Prince Mashele

Beyond Bafana Bafana colours

2010-05-17 15:25

Writing only a few days before the 2010 FIFA Soccer World Cup, many might wonder why this column is not written in Bafana Bafana colours. The column ignores Bafana Bafana not because they will not advance very far in the World Cup, but because there is a future beyond the passing soccer spectacle.

Now that the FIFA Soccer World Cup has shifted the attention of our collective mind from the mundane questions we grapple with daily, time may be ripe for us to entertain a subject some might consider philosophical: who qualifies, and what does it mean, to make history?

When Francis Fukuyama suggested that the fall of communism in Russia and the triumph of capitalism have brought the world to the end of history, there are those who reacted angrily, asking how dare does Fukuyama claim that history had ended. Of course, Fukuyama borrowed the Hegelian conception of history as a fundamental rivalry between contending ideas. Given the defeat of communism in its gigantic battle with capitalism, Fukuyama concluded that history had ipso facto come to an end.

According to the Hegelian conception, mere existence is not enough to qualify human beings as participants in the making of history. What counts is the role of human beings as agents in the battle of ideas. Therefore, it is mainly those who actively take part in determining the twists and turns of ideological battles that are able to secure space when the unforgetting pens of historians record the names of participants. Adam Smith’s neighbour may wonder why nothing is said of him when he ate bread from the same bakery that fed Smith. Equally so, Karl Marx’s homeboy might protest: why do history books omit me as if I did not share a village with Marx?  

Therefore, some among us might ask: will history not remember that I fathered and raised children? The well-off in our society might also wonder: will the pen of history not record the fact that I lived in a sumptuous mansion, or that I drove a big car? On their part, the stylish in our mist might convince themselves that history will be interested in the fact that they wore expensive Italian labels.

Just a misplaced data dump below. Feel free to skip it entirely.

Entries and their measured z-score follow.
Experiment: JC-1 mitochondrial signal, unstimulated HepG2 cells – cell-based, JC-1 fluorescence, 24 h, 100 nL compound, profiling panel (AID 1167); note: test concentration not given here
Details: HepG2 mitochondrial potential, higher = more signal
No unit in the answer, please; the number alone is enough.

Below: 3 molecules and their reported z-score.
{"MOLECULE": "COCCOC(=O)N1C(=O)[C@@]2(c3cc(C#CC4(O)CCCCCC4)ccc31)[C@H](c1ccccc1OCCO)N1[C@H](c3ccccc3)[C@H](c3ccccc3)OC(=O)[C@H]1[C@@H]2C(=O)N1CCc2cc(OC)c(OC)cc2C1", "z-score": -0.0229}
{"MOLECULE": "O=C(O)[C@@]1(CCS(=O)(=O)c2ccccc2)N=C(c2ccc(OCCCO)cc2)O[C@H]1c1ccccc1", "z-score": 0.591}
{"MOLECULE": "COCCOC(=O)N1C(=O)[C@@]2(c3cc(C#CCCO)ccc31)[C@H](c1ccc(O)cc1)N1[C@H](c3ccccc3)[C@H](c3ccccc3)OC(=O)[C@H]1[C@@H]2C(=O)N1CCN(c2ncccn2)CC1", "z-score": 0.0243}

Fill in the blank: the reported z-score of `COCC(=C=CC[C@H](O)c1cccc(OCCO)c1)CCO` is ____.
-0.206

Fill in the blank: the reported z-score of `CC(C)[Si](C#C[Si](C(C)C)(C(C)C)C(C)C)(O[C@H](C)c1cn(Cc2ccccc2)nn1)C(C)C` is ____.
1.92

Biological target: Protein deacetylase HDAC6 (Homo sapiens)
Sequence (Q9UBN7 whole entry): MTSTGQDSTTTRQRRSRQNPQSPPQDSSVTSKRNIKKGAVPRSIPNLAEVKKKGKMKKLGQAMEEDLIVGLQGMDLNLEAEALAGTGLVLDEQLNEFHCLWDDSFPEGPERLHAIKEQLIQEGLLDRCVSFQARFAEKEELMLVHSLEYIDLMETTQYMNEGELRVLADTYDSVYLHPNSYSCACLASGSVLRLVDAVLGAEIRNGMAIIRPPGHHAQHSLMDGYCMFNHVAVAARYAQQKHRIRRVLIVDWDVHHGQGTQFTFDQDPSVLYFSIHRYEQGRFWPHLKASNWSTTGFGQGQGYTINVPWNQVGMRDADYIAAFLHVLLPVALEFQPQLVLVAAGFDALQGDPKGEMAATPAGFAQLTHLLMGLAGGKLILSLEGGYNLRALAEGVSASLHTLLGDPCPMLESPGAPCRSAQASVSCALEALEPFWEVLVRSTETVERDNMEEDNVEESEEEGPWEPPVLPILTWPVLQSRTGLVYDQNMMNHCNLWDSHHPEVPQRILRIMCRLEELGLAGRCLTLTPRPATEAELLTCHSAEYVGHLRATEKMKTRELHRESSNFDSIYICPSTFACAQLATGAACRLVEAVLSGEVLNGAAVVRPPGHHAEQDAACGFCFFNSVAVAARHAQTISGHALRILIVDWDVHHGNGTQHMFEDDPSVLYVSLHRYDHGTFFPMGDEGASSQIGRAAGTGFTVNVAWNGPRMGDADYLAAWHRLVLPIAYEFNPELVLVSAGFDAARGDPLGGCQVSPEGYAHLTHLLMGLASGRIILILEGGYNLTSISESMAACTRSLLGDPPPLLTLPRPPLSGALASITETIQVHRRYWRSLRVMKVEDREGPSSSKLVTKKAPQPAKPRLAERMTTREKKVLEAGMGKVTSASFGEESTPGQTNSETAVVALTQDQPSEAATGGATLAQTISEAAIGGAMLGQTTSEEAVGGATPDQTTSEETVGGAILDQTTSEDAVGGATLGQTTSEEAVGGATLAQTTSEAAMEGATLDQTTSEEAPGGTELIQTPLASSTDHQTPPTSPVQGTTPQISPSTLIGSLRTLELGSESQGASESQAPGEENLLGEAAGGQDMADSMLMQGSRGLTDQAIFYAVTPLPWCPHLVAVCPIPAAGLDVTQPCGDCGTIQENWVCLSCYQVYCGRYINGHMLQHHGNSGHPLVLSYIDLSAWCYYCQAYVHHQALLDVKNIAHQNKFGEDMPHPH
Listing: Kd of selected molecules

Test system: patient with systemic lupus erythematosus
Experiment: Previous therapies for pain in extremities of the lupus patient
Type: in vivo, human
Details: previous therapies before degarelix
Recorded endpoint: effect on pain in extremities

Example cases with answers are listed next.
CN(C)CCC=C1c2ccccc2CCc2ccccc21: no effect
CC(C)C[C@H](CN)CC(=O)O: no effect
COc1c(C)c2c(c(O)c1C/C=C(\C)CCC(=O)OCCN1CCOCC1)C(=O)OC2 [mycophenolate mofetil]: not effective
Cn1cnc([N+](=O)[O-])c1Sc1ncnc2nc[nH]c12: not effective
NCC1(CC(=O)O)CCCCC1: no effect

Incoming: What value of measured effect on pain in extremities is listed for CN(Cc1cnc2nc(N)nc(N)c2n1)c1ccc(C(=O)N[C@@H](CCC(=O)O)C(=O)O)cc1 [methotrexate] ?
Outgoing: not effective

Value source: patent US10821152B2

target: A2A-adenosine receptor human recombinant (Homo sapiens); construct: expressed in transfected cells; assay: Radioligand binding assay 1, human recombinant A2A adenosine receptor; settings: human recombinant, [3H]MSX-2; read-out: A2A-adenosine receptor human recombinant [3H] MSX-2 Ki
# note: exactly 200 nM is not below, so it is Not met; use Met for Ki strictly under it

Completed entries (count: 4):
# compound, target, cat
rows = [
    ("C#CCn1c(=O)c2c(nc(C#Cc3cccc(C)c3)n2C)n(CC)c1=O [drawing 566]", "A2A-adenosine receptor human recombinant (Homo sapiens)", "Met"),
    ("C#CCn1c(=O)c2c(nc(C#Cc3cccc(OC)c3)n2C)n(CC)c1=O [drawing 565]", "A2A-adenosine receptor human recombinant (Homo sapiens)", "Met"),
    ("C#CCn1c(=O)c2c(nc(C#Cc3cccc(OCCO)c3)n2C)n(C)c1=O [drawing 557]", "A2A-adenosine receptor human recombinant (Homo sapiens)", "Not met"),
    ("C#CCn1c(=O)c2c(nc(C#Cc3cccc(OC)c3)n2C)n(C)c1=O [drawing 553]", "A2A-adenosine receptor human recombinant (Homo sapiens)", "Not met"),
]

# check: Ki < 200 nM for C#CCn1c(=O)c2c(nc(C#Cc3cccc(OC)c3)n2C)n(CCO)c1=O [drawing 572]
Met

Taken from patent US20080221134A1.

Nothing historic about raising children

To the fathers and mothers, we ought to ask: what is historic about fathering and raising children? If a statement were to be made that “fathers and mothers raise children”, would it still be necessary to single out Mr Mkhize or Mrs van Tonder as people who once raised children? Indeed, we all have a natural obligation to raise and love our children, but there is nothing historic about it. Animals, too, do raise their own children, yet only a defective mind would suggest that child-rearing animals are history makers.

Those who are concerned with sumptuous mansions, expensive cars and stylish labels must answer the question: is there a book that chronicles the labels worn by Oliver Tambo, Winston Churchill or Mau Zedong? A further question demands an answer: is Nelson Mandela so famous because he used to live in big house? Why is it that we know very little about tycoons who lived in the same period with Kwame Nkrumah?  

The questions we raise here may appear trivial, but they say a great deal about the worth of our lives. Those with a historic mind are conscious of the shortness of the lifespan of a human being. Indeed, many consider themselves lucky to reach eighty years in their lives, but this is a drop in the vast ocean of history. The description of the past five hundred years revolves around the five generations that have gone past; and the generations are defined on the basis of those who made a special mark. And thus will ours be described: the people who lived when Nelson Mandela was released from prison and became the first democratically elected President of South Africa.

When the eye of history looks back, it does not see what everyone was doing. It is only interested in something spectacular or ground braking. If there is none, history does not hesitate to dismiss whole multitudes: the mad generation, the lost generation, etc. In this regard, whole people are lumped together and described through the use of universals:  generation, the people, society, etc.

Let us now return to our original question: who qualifies, and what does it mean, to make history?  As we have demonstrated, mere existence is not enough for a person to claim space in history books. It is also clear that the things that most of us take seriously dwindle into meaninglessness when historians take stock of the historical significance of epochs. He who makes history is he who is engaged in an activity that stands out in the lives of multitudes of people who are unable to rise above the many.

Worth remembering

In a word, those who make history ask themselves the question: long after my departure from planet earth, what is it that will make me worth remembering?

Now that we know that tycoons do not matter in the eyes of history, we need to ask: what is the historical worth of tycoons? Now that we know that those who wear expensive clothes are of no historic significance, the question follows: is an obsession with labels not a waste of valuable time? Now that we know that big cars are nothing in history, we must ask: why does the pride of people who drive big cars balloon?

Indeed, these are not matters whose significance can be penetrated by a mind that is preoccupied with Bafana Bafana colours. These are issues that trouble the thoughts of those who have a deeper appreciation of the future that lies beyond the passing spectacle of a FIFA Soccer World Cup. This, however, does not mean that our hosting of the World Cup is of no historical importance, or that we should not enjoy it.

- Prince Mashele is Executive Director of the Centre for Politics and Research ( and a member of the Midrand Group

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